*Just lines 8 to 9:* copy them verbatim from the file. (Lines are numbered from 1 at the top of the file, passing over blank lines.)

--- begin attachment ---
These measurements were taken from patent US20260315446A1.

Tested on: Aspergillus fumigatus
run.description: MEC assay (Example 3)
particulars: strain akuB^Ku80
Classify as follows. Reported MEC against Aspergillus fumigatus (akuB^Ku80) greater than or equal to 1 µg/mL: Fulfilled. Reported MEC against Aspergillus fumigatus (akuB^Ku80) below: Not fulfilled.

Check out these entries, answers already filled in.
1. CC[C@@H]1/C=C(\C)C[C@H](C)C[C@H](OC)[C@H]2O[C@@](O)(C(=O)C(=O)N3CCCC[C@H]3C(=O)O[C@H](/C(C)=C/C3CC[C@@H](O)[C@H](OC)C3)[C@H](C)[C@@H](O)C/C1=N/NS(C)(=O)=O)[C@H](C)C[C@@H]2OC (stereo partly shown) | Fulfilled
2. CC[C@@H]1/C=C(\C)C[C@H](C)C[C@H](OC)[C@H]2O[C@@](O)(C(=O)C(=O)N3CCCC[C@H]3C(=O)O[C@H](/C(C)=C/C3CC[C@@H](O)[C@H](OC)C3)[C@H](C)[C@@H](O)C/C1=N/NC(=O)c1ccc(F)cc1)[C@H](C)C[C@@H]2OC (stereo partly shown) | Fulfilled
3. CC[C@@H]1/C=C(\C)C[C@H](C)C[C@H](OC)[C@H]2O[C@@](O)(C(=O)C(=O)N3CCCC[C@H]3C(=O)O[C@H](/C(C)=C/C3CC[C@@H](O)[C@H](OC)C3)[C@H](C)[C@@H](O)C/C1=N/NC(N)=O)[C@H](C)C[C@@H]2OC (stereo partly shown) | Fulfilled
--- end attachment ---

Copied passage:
2. CC[C@@H]1/C=C(\C)C[C@H](C)C[C@H](OC)[C@H]2O[C@@](O)(C(=O)C(=O)N3CCCC[C@H]3C(=O)O[C@H](/C(C)=C/C3CC[C@@H](O)[C@H](OC)C3)[C@H](C)[C@@H](O)C/C1=N/NC(=O)c1ccc(F)cc1)[C@H](C)C[C@@H]2OC (stereo partly shown) | Fulfilled
3. CC[C@@H]1/C=C(\C)C[C@H](C)C[C@H](OC)[C@H]2O[C@@](O)(C(=O)C(=O)N3CCCC[C@H]3C(=O)O[C@H](/C(C)=C/C3CC[C@@H](O)[C@H](OC)C3)[C@H](C)[C@@H](O)C/C1=N/NC(N)=O)[C@H](C)C[C@@H]2OC (stereo partly shown) | Fulfilled